New construction blends old world charm with eco-friendly technologies in an established neighborhood.
In lieu of a large foyer, a long hall beckons guests into this new 2,400-square-foot midtown home.
Photos by Ben Chau
Tulsa-area homeowners know the drill: You have to choose between convenience and closet space. An older home in the midtown area doesn’t always have the amenities today’s lifestyles demand.
But Shawn and Susan Miller chose all of the above and decided to create the best of both worlds in an environmentally sustainable way with their custom home near Brookside.
They worked with J. Madden Homes and W Design Architecture to create a new home in an older neighborhood that didn’t stick out as if it got lost on its way to the suburbs.
“We really wanted to make it fit into the neighborhood and be as sustainable as possible,” Susan Miller says. “I can walk anywhere I want to go from here.”
When the Tulsa native and her husband decided to move back to Tulsa in 2012, they started looking at homes in midtown and in the Maple Ridge area.
“I had just lived in Oklahoma City in a 1924 home that was great, but it had horrible energy efficiency,” she says. “I wanted to live in midtown but knew we’d be getting into all of that again. That’s when we started thinking about building our own home instead.”
Buying a lot and building from scratch was what they opted to do, but they wanted to honor the integrity of the neighborhood and keep their footprint to a minimum.
“We will probably retire in 15 years, so we wanted a home where we could stay long-term,” she says. “And my bills are so low. I’d guess my utility bills are $50 a month in the spring and fall and $90 in the summer.”
The approximately 2,400-square-foot home with three bedrooms and 2 ½ baths is comfortable, but not a sprawling mini-mansion. It features the latest environmentally friendly and sustainable materials, including a Climate Master geothermal heating and cooling system, spray foam insulation, a GE Geospring hot water tank, Anderson Smart Sun Windows, Water Sense plumbing fixtures and Energy Star appliances.
“Technology continues to get better and better, which makes building a ‘green’ home more cost-effective,” says John Madden, owner of J. Madden Homes.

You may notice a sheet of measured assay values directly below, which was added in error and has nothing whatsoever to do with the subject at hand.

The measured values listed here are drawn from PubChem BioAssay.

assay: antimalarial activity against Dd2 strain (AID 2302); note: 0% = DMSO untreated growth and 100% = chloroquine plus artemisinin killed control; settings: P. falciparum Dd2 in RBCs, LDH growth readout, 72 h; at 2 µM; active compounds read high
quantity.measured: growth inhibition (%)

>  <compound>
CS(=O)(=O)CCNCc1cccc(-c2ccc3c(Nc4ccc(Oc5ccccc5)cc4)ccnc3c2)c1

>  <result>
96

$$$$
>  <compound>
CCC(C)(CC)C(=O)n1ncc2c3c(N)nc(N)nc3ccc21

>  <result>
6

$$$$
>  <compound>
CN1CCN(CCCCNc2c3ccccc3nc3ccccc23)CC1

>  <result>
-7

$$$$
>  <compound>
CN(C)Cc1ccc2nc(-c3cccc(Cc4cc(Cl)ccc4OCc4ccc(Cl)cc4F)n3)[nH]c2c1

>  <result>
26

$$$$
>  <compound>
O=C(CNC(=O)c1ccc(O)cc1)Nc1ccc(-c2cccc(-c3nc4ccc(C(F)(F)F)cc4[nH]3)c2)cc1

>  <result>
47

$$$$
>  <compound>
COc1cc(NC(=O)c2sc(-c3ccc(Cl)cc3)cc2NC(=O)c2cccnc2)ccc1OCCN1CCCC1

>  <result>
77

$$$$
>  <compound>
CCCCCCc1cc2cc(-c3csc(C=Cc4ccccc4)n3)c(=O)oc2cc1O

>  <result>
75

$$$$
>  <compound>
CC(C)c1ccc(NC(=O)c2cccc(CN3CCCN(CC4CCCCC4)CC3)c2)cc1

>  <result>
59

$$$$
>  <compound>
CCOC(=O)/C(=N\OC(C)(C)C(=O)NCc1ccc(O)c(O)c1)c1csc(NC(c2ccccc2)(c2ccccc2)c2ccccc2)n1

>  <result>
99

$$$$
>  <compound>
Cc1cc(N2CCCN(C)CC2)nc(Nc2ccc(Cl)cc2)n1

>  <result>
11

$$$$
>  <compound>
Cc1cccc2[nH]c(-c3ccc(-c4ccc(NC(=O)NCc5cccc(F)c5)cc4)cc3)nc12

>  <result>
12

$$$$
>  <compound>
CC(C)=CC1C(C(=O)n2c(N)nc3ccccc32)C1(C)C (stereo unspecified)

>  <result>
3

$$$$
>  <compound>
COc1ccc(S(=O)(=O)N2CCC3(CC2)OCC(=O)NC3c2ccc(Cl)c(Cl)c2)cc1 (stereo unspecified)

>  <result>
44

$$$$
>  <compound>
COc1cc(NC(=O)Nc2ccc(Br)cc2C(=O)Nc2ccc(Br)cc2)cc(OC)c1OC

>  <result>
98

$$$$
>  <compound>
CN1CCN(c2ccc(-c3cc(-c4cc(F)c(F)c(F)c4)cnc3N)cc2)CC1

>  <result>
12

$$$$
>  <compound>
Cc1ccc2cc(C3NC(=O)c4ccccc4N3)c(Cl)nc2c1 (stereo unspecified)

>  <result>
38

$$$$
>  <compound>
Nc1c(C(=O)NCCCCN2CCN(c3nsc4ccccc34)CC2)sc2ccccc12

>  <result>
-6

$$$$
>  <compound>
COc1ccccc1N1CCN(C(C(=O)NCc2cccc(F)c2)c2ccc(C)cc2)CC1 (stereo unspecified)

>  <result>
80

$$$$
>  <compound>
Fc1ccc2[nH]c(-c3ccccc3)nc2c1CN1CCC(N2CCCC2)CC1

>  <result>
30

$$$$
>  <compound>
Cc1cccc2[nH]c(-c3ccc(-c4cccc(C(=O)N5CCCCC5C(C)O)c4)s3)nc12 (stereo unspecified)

By using these materials, including a BIBS insulation system — in which the insulation is made with specially manufactured fiberglass to keep outside elements from penetrating the home — the result is an “enclosed, conditioned space that’s insulated evenly so everything is running with the optimal energy efficiency,” he says.
Architect Weldon Bowman of W Design Architecture says it was important that the look of the house fit in with the neighborhood, so he created what he calls a midtown “Mediterranean-style home, but more downsized and simplified.”
“It feels a lot bigger than it is,” he says. “It has that new, south Tulsa home feel with all the features but in a much smaller footprint.
“The Millers were all very adamant about not wanting a midtown McMansion,” Bowman says. “And because it was 2,400 square feet — which is very efficient — we knew we had to maximize every inch.”
Instead of a large formal foyer, guests walk in and immediately see an attractive staircase.
The Millers use the front living area for entertaining and relaxing, but keep the media and TV tucked away in what Bowman calls the “hearth room” in the rear of the home’s first floor behind the kitchen. As Susan walks through the traditional kitchen, she also points out a convenient desk area, which is built into the staircase and many of her favorite cabinets and storage spaces.
“I love all the storage — that’s one of my favorite parts,” she says.
The first-floor master suite, which was an absolute must for the couple, was designed to make every inch count, especially storage and closet space.
“The utility room goes right into my closet,” she says, noting that she and her husband have separate closets. Hers flows from the utility room through to the master bath, which makes doing laundry much more convenient.
The polished concrete floors on the first floor were “already a finished product, aside from the color,” Madden says.
The home’s exterior is made of stucco and engineered stone, and it even has a detached garage in the style of other homes in the area.
“With the stucco and the man-made stone, the plaster ceiling of the front porch and the cedar beam, we were trying to create the look of an older home,” Madden says.
But it’ll be much easier to keep clean.
“The biggest upkeep will probably be cleaning spiderwebs,” Madden says.
The home’s watershed is another essential element to creating a sustainable home.
“The goal is to minimize water runoff and lessen the burden on our storm sewers,” Madden says. “We ran (drainage) lines under the driveway to the yard, so the water will naturally permeate the ground,” adding they are focusing on the all-around effect, trying to minimize the impact on the environment.
Despite their initial concerns about building a new home in an older neighborhood, the Millers say they couldn’t be more pleased with the outcome.
“I really hate it when houses come in and don’t respect the neighborhood,” Susan says. “I have neighbors come by all the time and say that it fits in really well.”